A friend introduced me to this story a few months ago, and I’ve mulled over the different ways I could go about processing it. Southwestern Baptist Theological Seminary, a school not too far from where we live now, started offering a concentration in “Homemaking” around 2007, a degree program meant to prepare women for life in the home.
Here is the official mission statement of the program:
“The purpose of the Homemaking Concentration is to prepare women to model the characteristics of a godly woman as outlined in Scripture. This is accomplished through instruction in homemaking skills and developing insights into home and family, while continuing to equip women to understand and engage the culture of today. We uniquely recognize the need to challenge women both intellectually and practically. Our mission is to equip a woman to impact women and families for Christ.”
Essentially, there are two perspectives on the effectiveness of the “Homemaking Concentration”: 1) it is a course of study that introduces women (no men allowed, unfortunately) who are interested in remaining in the home to practical skills necessary for the approximately 92-hour work week required for most homemakers (statistics courtesy of the Today Show); or 2) it purports to teach skills that cannot be acquired in a classroom, and it diminishes “homemaking” to meal preparation and ironing socks.
As for my own perspective, I have to return to the program’s mission statement: the phrase “while continuing to equip women to understand and engage in the culture of today” carries what seems like a very forward-thinking tone. The goal, apparently, is not to throw Christian women back to the 1950s; rather, it is to shape them into homemakers for this particular culture. Now that I think about it, I could have used a course on “Meal Preparation,” one of the required classes for the major; and yet I think my cooking skills turned out just fine despite my lack of coursework.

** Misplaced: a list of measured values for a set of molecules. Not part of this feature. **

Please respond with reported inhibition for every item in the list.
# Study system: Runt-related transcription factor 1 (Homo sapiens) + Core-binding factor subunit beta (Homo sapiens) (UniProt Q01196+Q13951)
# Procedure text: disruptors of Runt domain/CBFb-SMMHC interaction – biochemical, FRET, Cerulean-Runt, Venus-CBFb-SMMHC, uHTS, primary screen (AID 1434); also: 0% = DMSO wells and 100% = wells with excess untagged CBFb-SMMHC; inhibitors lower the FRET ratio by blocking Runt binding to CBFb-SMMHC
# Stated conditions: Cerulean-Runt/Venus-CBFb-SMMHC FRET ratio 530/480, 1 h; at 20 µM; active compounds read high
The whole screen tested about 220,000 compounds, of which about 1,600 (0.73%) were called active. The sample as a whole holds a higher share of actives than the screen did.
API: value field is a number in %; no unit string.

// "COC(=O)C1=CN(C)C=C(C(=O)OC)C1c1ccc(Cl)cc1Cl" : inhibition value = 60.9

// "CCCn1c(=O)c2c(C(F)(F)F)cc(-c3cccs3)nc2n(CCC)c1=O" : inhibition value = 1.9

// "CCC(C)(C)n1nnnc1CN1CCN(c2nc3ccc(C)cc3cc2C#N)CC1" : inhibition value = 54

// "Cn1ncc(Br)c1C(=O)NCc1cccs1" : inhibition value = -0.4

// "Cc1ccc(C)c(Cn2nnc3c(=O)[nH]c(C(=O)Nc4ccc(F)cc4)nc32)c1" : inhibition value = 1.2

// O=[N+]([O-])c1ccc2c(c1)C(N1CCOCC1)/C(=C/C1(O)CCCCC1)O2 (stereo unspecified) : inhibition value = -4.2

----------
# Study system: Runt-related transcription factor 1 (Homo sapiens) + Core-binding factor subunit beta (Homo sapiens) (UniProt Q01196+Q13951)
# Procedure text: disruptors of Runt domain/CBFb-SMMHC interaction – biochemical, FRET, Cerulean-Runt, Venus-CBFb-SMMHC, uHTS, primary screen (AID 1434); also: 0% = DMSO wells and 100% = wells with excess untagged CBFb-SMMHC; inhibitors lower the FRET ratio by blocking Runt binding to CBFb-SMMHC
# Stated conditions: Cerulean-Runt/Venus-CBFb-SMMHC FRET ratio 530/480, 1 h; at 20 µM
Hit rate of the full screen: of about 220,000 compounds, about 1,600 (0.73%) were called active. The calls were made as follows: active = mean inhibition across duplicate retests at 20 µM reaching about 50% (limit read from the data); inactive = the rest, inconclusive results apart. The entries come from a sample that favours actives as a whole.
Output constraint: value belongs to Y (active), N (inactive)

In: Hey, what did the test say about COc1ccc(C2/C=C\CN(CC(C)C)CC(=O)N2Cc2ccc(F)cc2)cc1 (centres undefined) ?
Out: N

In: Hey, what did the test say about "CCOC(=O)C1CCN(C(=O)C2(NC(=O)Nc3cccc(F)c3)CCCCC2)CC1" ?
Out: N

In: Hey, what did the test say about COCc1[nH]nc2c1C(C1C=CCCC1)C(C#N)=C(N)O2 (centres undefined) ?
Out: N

So here’s my dilemma: can we earnestly justify a degree program that is dependent upon whether or not a woman gets married following graduation? The women in this program (based on the coursework) are not looking to take this particular skill set to their future bachelorette pad. No, the fulfillment of this degree requires a husband, and eventually children. I think that the message of the program is honorable, but I am still suspicious of the inherent expectations that these undergraduate women might project onto their degree: i.e. Will this degree make me a more attractive potential spouse?
I should qualify here that this is merely a “concentration.” The degree is actually labeled under “Humanities.” This, of course, indicates that this is not a terminal degree; if a woman (sorry again, men) chooses to go on toward graduate education, she still maintains all of her credentials. Although, I do wonder what graduate admissions committees would think when they see “concentration in homemaking” emblazoned across her transcript.
Now that I’ve looked a little closer at this program’s website, I can’t help but think about the women in the program. Was this what they had in mind for college? Do they feel as strongly about this course of study as I did about mine in undergrad? Is this a response to a particular upbringing, or did this desire burgeon amidst their own individuality? Are some of them already engaged? Even married?
I want to linger on those last two questions for a moment. What if this is a degree program that is made up almost entirely of women who are either engaged or already married? Then the concentration transforms into a remarkable support system: women around the same age working together to better understand the vocation they’ve chosen for themselves. If that’s the case, then Southwestern Baptist has managed to craft a pretty powerful and unique community, even if it does exclude men.
When I was engaged, I didn’t have a community quite like this; in fact, I would gather that the vast majority of married women didn’t as well. What does this pre-marriage community look like? How does it function? I imagine it would be a particularly safe space for dishing about one’s concerns, expectations, and joys. And perhaps the safest place to exchange those sorts of thoughts is in a small group of women, especially women who are entering the same season of life as yourself. Theologically, I don’t see my own beliefs about the Biblical model for womanhood aligning very well with this particular program, and yet our common ground is in the fact that we all have to care for a home, whether we share the responsibilities with our partners or not.